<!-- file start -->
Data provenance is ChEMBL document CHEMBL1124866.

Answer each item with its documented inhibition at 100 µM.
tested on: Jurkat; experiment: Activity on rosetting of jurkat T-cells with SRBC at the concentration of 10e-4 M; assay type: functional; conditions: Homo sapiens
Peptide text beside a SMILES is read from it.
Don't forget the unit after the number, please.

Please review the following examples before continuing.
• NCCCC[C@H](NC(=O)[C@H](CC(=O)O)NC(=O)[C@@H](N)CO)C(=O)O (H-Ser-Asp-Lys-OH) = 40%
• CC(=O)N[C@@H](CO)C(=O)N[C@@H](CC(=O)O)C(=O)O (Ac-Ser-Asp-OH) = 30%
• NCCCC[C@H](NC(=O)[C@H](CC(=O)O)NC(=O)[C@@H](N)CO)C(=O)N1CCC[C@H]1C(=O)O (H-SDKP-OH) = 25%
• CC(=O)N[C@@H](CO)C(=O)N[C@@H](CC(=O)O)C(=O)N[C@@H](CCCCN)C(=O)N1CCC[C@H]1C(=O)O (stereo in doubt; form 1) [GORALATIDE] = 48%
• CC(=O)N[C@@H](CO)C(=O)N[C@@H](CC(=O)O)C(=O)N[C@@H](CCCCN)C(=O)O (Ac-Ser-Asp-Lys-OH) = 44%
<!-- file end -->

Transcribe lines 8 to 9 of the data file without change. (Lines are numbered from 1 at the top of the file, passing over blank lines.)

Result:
• CC(=O)N[C@@H](CO)C(=O)N[C@@H](CC(=O)O)C(=O)O (Ac-Ser-Asp-OH) = 30%
• NCCCC[C@H](NC(=O)[C@H](CC(=O)O)NC(=O)[C@@H](N)CO)C(=O)N1CCC[C@H]1C(=O)O (H-SDKP-OH) = 25%